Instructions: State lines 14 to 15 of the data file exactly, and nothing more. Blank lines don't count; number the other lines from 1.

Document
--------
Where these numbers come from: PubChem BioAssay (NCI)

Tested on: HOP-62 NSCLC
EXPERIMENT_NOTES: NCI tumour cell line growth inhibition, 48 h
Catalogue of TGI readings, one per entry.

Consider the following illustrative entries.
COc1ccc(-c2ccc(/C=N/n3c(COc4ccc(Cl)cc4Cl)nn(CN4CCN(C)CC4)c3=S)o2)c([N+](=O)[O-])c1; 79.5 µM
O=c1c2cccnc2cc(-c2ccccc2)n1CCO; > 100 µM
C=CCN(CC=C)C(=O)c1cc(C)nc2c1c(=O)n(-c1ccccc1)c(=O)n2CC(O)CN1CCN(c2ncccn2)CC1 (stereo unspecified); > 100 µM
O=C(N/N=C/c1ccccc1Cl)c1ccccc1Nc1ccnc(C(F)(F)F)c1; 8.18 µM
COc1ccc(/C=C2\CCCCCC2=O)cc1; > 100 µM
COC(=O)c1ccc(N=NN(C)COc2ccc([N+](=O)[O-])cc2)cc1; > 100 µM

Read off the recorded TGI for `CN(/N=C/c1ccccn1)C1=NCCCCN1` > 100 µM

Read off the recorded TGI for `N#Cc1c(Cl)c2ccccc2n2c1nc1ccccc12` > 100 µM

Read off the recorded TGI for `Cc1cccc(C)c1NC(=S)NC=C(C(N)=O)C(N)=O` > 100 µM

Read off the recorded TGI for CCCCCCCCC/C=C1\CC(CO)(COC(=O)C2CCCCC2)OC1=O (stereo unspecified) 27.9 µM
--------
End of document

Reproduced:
Read off the recorded TGI for `Cc1cccc(C)c1NC(=S)NC=C(C(N)=O)C(N)=O` > 100 µM

Read off the recorded TGI for CCCCCCCCC/C=C1\CC(CO)(COC(=O)C2CCCCC2)OC1=O (stereo unspecified) 27.9 µM